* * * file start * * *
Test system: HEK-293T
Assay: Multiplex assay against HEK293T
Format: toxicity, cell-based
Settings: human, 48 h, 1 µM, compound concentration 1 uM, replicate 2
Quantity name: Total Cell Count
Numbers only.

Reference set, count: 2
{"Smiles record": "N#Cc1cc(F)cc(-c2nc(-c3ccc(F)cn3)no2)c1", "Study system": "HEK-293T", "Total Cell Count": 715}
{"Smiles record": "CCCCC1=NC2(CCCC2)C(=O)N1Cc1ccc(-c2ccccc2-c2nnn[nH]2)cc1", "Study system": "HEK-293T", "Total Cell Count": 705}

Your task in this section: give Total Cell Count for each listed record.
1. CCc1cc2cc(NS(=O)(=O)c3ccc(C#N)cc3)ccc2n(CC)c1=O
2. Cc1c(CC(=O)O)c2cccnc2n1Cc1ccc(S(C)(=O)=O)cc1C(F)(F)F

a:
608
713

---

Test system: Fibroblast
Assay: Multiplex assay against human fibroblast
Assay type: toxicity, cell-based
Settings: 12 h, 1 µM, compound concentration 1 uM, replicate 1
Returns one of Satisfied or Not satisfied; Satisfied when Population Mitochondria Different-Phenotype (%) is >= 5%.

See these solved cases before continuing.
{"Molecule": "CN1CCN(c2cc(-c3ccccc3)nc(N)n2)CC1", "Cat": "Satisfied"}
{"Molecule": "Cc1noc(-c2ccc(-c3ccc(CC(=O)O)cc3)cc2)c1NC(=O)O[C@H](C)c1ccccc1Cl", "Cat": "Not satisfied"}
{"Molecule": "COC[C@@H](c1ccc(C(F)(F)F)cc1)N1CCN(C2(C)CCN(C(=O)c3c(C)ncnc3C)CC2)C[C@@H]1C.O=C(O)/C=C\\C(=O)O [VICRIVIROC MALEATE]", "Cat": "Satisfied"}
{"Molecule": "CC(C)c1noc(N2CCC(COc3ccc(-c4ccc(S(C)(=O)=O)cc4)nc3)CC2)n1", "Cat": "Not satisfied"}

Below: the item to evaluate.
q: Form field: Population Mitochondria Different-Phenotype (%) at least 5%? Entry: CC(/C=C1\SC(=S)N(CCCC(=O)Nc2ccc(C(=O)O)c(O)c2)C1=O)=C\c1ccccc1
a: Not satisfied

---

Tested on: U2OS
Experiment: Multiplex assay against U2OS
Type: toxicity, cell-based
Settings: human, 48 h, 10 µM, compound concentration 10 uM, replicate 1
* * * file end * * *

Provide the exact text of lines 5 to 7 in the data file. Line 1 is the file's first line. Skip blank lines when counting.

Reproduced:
Quantity name: Total Cell Count
Numbers only.

Reference set, count: 2